By definition, blogging can get personal, so here’s a doozy for you. I’m apprehensive about moving from San Francisco because it seems to be the epicenter of the wine business. A couple of things lead me to think this epicenter thought. Factoid: a recent winejobs.com ad for a marketing position noted that the work could be done anywhere (thank you, internet) or the San Francisco Bay Area. Factoid: Wine 2.0 held its first big event here. I could quote factoids and more factoids about other massive wine events held in Fog City.
When I moved to San Francisco four years ago, I was in the middle of an unexpected divorce. I hoped to learn more about wine, enjoy city life, and perhaps stumble across someone who’d combine the both in a romantic sort of way. Two out of three ain’t bad. I’ve enjoyed city life and learned a lot more about wine and the wine industry.
Now I hear the fog horns blowing as I sit in the middle of enough Lake-Tahoe-bound packing boxes for six months of life on the mountain and I wonder: is San Francisco the epicenter of the wine business? The place where things move and shake and new wine industry ideas, brands, concepts are born? Is the rest of the wine world simply an also-run?
Over the past years of my journey to learn more about the wine business, in Indiana, Iowa, Kentucky, New York, Texas, Florida, Colorado, British Columbia, Washington-Oregon, Australia, New Zealand, India and South Africa, among other places, I confess that I’ve met wine industry people who are just as passionate about this elixir as is anyone who lives or works near the Golden Gate. But no matter where I’ve traveled, once you say you live in California, and specifically San Francisco, the conversation seems to shift a bit toward enhanced credibility. Is this my rampant imagination at work?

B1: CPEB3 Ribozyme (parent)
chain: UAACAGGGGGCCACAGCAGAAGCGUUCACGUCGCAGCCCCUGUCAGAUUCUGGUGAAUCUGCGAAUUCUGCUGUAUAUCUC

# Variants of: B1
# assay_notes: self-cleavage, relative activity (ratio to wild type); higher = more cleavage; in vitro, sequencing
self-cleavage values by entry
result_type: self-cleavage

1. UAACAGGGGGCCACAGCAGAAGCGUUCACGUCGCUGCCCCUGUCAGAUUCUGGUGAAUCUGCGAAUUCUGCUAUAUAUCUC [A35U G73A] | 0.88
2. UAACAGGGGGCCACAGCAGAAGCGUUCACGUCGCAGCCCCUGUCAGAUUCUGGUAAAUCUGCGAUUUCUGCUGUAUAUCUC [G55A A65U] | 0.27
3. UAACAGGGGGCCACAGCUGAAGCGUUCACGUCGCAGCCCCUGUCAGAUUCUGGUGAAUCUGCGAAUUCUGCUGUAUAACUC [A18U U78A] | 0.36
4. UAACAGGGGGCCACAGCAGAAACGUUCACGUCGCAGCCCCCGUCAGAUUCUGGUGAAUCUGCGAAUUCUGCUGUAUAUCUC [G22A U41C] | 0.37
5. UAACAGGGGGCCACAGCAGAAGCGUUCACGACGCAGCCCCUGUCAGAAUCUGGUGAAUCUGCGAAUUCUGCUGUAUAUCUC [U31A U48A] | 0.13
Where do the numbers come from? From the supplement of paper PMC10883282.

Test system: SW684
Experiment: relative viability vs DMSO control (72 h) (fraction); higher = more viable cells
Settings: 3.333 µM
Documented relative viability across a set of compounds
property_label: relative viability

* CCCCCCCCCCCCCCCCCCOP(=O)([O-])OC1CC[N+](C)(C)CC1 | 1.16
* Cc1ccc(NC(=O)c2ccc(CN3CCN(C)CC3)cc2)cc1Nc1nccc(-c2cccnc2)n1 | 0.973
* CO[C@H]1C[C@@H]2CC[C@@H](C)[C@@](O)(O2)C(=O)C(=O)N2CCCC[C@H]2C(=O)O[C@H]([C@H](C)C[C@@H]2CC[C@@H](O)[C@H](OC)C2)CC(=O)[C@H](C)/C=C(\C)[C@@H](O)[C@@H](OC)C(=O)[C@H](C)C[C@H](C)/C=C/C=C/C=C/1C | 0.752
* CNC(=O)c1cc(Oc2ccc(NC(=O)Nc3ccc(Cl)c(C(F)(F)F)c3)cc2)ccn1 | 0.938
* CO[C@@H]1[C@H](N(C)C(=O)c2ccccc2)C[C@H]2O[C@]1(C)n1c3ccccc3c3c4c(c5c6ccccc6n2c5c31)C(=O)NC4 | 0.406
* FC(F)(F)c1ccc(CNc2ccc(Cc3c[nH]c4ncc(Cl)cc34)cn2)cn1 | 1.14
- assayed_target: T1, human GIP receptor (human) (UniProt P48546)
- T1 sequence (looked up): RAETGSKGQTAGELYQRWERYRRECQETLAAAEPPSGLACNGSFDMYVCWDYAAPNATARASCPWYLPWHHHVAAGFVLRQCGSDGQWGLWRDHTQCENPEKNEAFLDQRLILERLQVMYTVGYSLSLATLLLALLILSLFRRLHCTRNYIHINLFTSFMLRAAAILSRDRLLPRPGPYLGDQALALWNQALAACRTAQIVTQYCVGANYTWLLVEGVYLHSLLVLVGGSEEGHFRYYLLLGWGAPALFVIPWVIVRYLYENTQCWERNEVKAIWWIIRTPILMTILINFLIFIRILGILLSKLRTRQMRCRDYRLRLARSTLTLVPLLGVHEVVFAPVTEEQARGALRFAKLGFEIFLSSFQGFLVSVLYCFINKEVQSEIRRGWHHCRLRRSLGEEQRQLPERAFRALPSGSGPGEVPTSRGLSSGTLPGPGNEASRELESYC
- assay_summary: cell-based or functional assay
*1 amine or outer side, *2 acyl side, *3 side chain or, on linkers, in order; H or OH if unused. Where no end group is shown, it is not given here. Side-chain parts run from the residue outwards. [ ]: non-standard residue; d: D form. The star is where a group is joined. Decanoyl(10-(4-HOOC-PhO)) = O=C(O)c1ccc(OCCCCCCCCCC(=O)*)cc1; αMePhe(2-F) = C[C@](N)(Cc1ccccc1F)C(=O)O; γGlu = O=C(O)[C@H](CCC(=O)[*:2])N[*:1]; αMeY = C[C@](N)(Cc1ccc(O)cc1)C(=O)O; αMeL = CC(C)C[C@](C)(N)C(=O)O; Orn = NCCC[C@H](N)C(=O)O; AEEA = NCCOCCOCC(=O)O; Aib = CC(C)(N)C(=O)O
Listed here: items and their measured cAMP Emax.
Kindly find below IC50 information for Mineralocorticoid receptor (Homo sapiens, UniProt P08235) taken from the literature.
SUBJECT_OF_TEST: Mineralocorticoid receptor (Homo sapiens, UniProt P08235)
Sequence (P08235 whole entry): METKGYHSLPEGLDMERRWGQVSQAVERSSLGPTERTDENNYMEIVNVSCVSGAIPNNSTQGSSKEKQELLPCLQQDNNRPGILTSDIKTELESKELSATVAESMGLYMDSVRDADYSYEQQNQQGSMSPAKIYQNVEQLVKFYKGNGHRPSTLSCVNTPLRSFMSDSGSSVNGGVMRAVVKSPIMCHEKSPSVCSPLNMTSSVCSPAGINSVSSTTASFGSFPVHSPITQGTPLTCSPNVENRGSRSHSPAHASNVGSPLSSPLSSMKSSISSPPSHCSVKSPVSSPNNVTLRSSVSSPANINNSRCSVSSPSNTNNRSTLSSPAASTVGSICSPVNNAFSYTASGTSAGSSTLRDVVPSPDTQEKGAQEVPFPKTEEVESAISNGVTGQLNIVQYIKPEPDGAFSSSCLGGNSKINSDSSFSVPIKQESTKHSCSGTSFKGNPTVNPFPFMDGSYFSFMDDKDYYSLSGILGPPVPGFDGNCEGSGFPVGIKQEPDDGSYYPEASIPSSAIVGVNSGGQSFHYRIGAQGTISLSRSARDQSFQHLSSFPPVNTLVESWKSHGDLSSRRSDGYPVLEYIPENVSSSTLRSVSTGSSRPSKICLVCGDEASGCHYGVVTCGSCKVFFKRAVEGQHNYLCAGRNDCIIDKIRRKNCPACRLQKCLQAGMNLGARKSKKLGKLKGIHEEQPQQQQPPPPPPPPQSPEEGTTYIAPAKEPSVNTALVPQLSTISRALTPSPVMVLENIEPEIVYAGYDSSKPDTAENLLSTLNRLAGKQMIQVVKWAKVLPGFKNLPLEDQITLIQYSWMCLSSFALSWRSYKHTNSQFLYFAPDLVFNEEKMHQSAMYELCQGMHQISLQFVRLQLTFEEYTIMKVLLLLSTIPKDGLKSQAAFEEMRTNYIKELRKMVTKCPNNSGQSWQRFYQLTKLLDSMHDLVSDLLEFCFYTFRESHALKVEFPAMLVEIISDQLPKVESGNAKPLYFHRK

I confess I’ll miss the foghorns… but they’re being replaced with the raucous morning calls of Stellar Jays, the Alpenglow, and deep gulps of clear mountain air. Once I get the wine column established for The Tahoe Weekly, I’m turning my attention to building-out a concept of managing wine brands more efficiently and inexpensively via the use of social networking tools. There’s also a lot of pent-up poetry to write, maybe a wine industry book or two to draft. Bikes to ride, hikes to take, fish to catch. The world of wines is close by via the shops and restaurants around the lake. And… it’s only 205 miles to San Francisco.
(Photo Credit: Golden Gate National Parks Conservancy)